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The Quantification and Comparison of the Inherent Radiopacity of Glass Microspheres Used in Transarterial Radioembolization

C Henry1*, G Mawko1,2,3,6, E Tonkopi1,2,3, J Frampton4, R Abraham2,7, D Boyd5,7, S Kehoe5,7, A Syme6 (1) Department of Physics and Atmospheric Science, Dalhousie University, Halifax, Nova Scotia, Canada (2) Department of Diagnostic Imaging, Dalhousie University, Halifax, Nova Scotia, Canada (3) Department of Medical Physics, Nova Scotia Health Authority, Halifax, Nova Scotia, Canada (4) Department of Biomedical Engineering, Dalhousie University, Halifax, Nova Scotia, Canada (5) Department of Applied Oral Sciences, Dalhousie University, Halifax, Nova Scotia, Canada (6) Department of Radiation Oncology, Dalhousie University, Halifax, Nova Scotia, Canada (7) ABK Biomedical Inc., Halifax, Nova Scotia, Canada


(Tuesday, 7/31/2018) 4:30 PM - 6:00 PM

Room: Room 202

Purpose: To evaluate the inherent radiopacity of a prototype glass microsphere produced by ABK Biomedical for use in Transarterial Radioembolization (TARE) by developing calibration curves relating Computed Tomography (CT) voxel enhancement to microsphere concentration, and to compare the inherent radiopacity to that of commercially available glass microspheres, i.e. Therasphere®.

Methods: Two tissue-equivalent CT phantoms were developed using an agarose hydrogel (2% w/w) that features a funnel design to isolate microspheres deposited by micropipette. Following microsphere deposition (one phantom loaded with ABK Biomedical glass microspheres, one loaded with Therasphere®), each phantom was imaged with transmission light microscopy, then with clinical CT across a range of energies (80-120 kVp), mAs values (250-500 mAs), and image reconstruction convolution kernels (Siemens B10f, B40f, and B80f). Regions of Interest (ROI) for image analysis were determined from physical measurements of microsphere distributions using microscopy. Voxel enhancement from microsphere deposition was quantified within MATLAB, and microscopy images were analyzed in ImageJ to quantify the number of microspheres/cluster.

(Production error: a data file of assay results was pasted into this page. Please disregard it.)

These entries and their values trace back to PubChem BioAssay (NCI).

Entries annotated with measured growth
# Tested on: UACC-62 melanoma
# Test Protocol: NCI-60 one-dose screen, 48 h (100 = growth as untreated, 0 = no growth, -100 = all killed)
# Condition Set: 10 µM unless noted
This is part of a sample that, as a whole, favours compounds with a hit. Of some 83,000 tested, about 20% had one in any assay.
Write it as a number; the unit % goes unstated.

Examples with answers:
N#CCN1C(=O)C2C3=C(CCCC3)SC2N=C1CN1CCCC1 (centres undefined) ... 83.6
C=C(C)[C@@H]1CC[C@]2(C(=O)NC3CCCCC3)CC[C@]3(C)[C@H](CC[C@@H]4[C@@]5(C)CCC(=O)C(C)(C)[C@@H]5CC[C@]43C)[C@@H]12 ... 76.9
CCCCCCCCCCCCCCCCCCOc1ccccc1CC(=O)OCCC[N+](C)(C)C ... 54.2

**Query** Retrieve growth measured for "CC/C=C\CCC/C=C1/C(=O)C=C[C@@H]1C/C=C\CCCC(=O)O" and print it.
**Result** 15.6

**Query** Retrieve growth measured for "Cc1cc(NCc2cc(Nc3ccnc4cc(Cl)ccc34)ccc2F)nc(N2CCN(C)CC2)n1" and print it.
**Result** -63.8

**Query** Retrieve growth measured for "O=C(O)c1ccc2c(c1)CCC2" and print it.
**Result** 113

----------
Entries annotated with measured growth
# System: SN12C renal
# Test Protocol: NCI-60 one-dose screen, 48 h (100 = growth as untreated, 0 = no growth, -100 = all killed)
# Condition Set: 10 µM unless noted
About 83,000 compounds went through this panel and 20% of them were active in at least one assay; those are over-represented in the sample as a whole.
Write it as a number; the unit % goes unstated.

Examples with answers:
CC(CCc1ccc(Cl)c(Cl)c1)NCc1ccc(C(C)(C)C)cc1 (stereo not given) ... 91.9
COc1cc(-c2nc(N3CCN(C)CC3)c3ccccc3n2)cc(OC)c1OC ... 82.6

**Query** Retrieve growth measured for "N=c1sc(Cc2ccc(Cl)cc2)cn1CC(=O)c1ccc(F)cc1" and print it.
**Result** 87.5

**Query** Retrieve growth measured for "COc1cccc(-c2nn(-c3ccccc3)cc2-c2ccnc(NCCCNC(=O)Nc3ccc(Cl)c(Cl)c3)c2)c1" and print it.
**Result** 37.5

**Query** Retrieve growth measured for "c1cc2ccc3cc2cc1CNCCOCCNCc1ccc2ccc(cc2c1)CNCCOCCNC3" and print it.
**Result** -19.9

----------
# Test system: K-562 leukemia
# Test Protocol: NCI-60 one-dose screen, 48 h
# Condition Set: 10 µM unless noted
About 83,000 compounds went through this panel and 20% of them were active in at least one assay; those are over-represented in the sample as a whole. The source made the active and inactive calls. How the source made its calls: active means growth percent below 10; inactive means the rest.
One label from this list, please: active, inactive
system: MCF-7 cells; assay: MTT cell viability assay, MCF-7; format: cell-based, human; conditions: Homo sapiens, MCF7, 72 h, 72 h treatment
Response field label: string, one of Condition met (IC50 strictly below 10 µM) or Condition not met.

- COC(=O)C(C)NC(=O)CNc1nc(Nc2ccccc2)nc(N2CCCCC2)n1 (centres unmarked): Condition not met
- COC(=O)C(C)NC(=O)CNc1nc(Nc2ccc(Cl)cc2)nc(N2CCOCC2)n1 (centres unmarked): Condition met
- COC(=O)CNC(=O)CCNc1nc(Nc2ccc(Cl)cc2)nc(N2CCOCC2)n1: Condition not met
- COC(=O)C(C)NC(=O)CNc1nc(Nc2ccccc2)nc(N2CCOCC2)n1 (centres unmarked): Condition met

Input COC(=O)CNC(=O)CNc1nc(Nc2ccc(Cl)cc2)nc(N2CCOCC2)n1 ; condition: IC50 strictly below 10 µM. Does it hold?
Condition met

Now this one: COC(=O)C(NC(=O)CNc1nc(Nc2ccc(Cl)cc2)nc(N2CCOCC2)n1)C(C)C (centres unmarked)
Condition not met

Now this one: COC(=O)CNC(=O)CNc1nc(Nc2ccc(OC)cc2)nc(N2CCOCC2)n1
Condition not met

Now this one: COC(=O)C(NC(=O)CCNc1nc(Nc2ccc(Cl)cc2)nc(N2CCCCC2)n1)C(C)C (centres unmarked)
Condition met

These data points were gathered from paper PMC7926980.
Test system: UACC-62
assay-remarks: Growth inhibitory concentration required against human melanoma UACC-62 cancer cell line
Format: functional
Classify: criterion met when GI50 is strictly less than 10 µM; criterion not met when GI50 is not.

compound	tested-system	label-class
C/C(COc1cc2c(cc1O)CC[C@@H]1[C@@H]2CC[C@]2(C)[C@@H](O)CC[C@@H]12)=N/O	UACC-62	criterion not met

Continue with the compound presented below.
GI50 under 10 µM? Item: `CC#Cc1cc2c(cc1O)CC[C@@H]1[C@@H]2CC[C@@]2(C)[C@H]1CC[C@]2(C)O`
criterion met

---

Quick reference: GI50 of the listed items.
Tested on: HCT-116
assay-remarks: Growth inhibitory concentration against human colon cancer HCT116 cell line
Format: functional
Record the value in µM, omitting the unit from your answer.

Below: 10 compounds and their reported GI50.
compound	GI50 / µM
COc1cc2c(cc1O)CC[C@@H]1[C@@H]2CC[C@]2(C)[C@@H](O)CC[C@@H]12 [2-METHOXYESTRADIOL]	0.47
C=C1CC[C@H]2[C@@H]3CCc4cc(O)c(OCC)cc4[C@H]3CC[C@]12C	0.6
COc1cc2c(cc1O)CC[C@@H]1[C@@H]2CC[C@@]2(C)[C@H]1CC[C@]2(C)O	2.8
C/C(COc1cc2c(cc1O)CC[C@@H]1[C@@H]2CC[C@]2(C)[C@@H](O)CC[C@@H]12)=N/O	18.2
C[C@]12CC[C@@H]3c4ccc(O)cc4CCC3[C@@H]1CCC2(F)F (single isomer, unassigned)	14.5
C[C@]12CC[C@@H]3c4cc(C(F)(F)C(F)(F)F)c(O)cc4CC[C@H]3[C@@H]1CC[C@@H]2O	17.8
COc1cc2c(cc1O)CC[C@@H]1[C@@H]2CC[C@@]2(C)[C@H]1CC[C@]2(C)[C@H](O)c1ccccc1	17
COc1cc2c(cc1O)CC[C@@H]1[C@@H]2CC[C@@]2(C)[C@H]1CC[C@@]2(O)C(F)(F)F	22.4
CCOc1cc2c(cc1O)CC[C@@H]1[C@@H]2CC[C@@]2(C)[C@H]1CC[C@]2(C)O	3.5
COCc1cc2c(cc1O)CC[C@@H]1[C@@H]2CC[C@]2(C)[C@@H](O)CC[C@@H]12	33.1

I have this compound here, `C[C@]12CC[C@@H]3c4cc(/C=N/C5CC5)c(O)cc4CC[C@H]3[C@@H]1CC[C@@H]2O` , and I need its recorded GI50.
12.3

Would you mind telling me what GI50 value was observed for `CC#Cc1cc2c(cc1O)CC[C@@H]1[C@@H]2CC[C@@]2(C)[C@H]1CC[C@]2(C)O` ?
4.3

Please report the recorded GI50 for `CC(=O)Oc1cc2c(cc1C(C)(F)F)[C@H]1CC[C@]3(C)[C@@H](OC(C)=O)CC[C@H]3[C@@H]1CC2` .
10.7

Results: The number of deposited microspheres/cluster (for both products) ranged over two orders of magnitude (10-1500). Low-energy (80 kVp), high-intensity (450 mAs) acquisitions reconstructed with a moderately smooth kernel (B40f) resulted in calibration curves with the best fits. ABK’s microspheres demonstrate greater radiopacity than the existing commercially available product, and have a greater sensitivity (steeper slope) across the measured range of microspheres concentrations.

Conclusion: These findings demonstrate the potential of using x-ray-based imaging modalities to quantify the presence of glass microspheres for high-accuracy dosimetry in TARE. Optimization of glass composition to maximize inherent radiopacity will be an important step in realizing this goal. The prototype microspheres from ABK Biomedical are more radiopaque than an existing clinical product, and future work will aim to further enhance the radiopacity.

Funding Support, Disclosures, and Conflict of Interest: RA, DB, SK are the co-founders of ABK Biomedical, Inc. ECH, GM, and AS have no financial relationship with ABK Biomedical Inc. ECH is a trainee in the Cancer Research Training Program of the Beatrice Hunter Cancer Research Institute, with funds provided by the QEll Foundation.


Calibration, Unsealed Radionuclide, Contrast Agent


IM- X-ray: Development (new technology and techniques)

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